Trends in the marketplace
Leo says that over the years, he and his colleagues have seen increasingly more companies relying on Moldflow analyses. They are realizing the benefits to conducting plastic flow analyses prior to committing to costly production measures. "We see a lot of new users coming on the market using this Moldflow technology. The software is widely available, is easy to use, and runs on desktop PCs," says Leo. "However, there remains a tremendous lack of knowledge related to the physics behind the software. Too many people believe that running the software itself will solve their problems. We meet people in very large companies that say that they don't see the need to really understand the physics. Rather, they want the software to be so good that they don't need to understand why things are the way they are. This is very wrong ideology. I would say, the more I work in this technology, the more I am convinced that we are particularly efficient at Solvay because of our experience with the software, deep understanding of the underlying assumptions and significant polymer science culture. I have been working for nearly 20 years in this field, and I still learn something everyday."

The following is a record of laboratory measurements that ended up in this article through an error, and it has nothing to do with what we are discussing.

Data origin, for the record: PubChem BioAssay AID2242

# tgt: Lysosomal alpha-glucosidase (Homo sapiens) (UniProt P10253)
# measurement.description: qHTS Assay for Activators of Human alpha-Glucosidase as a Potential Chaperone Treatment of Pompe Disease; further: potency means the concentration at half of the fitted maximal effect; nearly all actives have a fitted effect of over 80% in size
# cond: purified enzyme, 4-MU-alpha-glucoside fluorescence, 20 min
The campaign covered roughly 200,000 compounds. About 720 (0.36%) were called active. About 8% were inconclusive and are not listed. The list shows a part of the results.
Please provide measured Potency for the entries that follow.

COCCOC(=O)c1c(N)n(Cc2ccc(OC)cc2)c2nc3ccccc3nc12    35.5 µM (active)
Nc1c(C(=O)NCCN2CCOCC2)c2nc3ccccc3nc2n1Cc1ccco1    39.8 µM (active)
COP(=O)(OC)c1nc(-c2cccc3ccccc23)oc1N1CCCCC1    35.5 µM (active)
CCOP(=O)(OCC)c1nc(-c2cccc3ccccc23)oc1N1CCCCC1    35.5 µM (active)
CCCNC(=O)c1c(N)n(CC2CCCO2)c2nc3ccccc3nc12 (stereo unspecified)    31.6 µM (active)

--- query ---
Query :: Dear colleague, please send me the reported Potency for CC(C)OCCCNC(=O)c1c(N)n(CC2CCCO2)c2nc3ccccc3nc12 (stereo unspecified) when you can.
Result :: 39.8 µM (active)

For more information about Moldflow, visit Visit for more information about Solvay.

Author: Laura Carrabine

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Page last modified on May 11, 2001
Copyright 2001 by John Stark